ORX Event Type Operational Risk Reference Taxonomy
- 22 November 2019
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“This is an excellent development that really clearly sets out a coherent industry view of the operational risks we face today. It provides a pragmatic common language that will allow the industry to discuss risks and share information for years to come."
Mark Cooke, former ORX Chairman and Group General Manager at HSBC
Following our initial work in 2018 on an industry reference taxonomy, ORX worked with Oliver Wyman in 2019 to develop the ORX Event Type Taxonomy for operational and non-financial risk. In line with our mission to improve operational risk management throughout the financial sector, we've made the taxonomy and summary report freely available. We've also created guidance that you can purchase to help you use the taxonomy to its fullest advantage.
About the ORX Event Type Reference Taxonomy
A strategic priority for the operational risk community
There has been a substantial change in the operational risks faced in financial services over the last 15 years. Risks such as conduct, cyber and third party have risen in importance and now dominate boardroom agendas.
This changing risk profile, combined with a recent shift of focus away from capital measurement towards risk management, means that many organisations are updating their operational risk taxonomies. In doing so, they are deviating from the Basel Event Types and in the absence of a common standard, we have observed a great deal of divergence.
Creating an industry reference taxonomy
“Our strategic priority was to create a common point of reference for operational risk taxonomies, laying the foundations which allow industry debate and consistent industry sharing of insights and data going forward."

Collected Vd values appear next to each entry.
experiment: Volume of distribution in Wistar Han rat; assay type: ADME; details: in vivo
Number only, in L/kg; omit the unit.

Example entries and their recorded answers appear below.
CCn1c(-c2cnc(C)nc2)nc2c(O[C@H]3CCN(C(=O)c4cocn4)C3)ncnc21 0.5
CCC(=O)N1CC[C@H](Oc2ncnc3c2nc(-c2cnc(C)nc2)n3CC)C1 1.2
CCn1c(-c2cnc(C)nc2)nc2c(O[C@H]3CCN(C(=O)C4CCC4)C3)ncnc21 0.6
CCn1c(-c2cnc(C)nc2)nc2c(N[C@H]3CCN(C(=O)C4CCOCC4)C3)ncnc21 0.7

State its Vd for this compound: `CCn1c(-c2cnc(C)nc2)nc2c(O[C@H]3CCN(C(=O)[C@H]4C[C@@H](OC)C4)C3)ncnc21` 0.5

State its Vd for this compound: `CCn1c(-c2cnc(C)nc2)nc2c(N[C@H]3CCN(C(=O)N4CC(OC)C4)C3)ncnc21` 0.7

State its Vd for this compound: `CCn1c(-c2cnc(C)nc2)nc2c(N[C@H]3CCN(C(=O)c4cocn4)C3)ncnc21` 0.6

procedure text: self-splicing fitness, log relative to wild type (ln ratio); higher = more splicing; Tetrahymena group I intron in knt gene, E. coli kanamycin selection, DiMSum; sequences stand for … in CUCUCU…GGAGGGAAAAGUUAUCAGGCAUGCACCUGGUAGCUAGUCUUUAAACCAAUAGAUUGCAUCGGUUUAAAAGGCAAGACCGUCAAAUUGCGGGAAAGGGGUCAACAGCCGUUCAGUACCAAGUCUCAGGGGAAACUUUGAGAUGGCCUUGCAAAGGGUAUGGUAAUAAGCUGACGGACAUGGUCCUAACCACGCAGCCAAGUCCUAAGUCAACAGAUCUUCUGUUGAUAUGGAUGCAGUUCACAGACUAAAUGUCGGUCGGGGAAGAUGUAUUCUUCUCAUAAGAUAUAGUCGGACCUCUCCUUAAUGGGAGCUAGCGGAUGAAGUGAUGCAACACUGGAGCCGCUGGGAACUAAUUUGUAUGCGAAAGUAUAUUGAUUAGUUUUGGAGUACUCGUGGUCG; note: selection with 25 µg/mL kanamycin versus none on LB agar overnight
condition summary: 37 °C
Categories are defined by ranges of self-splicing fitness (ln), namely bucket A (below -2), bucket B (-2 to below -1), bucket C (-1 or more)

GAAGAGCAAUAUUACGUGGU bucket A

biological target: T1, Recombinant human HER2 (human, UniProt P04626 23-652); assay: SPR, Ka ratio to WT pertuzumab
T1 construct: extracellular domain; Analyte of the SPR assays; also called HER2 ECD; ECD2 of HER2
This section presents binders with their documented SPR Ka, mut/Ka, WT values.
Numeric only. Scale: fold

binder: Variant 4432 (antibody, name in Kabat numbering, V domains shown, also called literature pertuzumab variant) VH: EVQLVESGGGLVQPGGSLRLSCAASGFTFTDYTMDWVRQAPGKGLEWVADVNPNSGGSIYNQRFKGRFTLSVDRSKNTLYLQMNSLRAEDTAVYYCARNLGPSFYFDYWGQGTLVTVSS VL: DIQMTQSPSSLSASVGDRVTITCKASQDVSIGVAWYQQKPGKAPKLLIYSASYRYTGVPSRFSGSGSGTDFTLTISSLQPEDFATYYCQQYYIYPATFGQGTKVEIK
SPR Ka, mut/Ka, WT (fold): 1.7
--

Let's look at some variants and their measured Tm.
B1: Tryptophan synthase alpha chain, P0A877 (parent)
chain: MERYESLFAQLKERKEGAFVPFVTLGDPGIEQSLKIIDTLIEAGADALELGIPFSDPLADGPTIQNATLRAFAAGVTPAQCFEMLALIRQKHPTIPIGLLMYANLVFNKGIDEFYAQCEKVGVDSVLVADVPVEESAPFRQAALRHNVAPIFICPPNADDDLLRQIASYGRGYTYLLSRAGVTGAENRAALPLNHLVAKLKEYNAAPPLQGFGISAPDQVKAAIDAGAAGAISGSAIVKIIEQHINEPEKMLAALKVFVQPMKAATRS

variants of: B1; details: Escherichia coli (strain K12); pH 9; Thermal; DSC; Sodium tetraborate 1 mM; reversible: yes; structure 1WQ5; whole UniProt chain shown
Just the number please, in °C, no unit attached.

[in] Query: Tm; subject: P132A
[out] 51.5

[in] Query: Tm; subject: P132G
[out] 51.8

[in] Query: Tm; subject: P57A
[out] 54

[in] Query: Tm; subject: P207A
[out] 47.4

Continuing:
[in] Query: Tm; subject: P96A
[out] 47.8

Simon Wills, Executive Director, ORX
It was in response to this divergence that we began work in 2018 to create an operational and non-financial risk taxonomy that the industry could use as a reference point. In November 2018 we published our first edition of the taxonomy, which went on to win industry initiative of the year at the Operational Risk Awards.
In 2019, we decided to build on this and create an updated version. Using information from 60 member firms who shared their taxonomies, our new reference taxonomy updates the level 1 risks proposed in our previous version and digs deeper into level 2 risks. The data we collected came from a wide range of financial institutions, allowing us to create a taxonomy that can be used by banks and insurers, no matter their size, around the world.
How can you use the ORX Reference Taxonomy?
“Comparability has suffered from the adjustments financial institutions have made to their internal taxonomies to reflect the significant changes in operational risk. This reference taxonomy aims to address this issue by providing a new common language for the industry.”
Evan Sekeris, Partner, Oliver Wyman
The taxonomy can be used as a key reference to benchmark against and to observe industry trends. We haven’t created the taxonomy as a standard specifically intended to be adopted wholesale. Instead, you can use our taxonomy to help develop your organisational taxonomies and to provide industry evidence to support change. Our hope is that the ORX taxonomy will allow firms to accelerate their thinking.
Top-level observations from the data
While reviewing the submitted taxonomies, we noticed several themes from across the data:
- An increase in level 1 size and use of risk "themes"
- The use of different "dimensions" to define level 2 risks
- Causes and/or control failures were often included
- There was clear divergence of practice between the taxonomies
Guidance available to help you use the ORX Reference Taxonomy
Together, the Cause and Impact Taxonomy and the Event Type Taxonomy make up the ORX Operational Risk Reference Taxonomy. To help the operational risk community get the most from the ORX Reference Taxonomy, we've created guidance which is available to purchase alongside it.
The guidance includes examples and provides more detail about the taxonomies and how you can use them. It gives you detailed guidance on each level 1 risk, explains how to use flags and risk themes to add further context and insights to your data, provides information and definitions for specific cause categories and more.